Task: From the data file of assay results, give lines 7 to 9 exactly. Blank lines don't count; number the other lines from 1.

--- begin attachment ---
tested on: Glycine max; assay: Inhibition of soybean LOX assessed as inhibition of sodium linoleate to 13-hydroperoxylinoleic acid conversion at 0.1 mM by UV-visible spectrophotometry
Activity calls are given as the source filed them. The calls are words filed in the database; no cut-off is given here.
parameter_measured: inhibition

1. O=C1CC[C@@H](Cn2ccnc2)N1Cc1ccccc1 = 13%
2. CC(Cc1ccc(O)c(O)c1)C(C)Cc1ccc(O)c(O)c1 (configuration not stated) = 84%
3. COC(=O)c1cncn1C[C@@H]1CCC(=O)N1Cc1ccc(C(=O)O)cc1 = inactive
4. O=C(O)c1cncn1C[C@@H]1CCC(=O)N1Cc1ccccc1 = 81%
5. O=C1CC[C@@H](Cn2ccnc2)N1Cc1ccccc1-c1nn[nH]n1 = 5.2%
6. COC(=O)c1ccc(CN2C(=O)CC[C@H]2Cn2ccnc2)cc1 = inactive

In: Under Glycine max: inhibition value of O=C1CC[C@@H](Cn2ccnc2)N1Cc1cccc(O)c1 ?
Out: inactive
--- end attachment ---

4. O=C(O)c1cncn1C[C@@H]1CCC(=O)N1Cc1ccccc1 = 81%
5. O=C1CC[C@@H](Cn2ccnc2)N1Cc1ccccc1-c1nn[nH]n1 = 5.2%
6. COC(=O)c1ccc(CN2C(=O)CC[C@H]2Cn2ccnc2)cc1 = inactive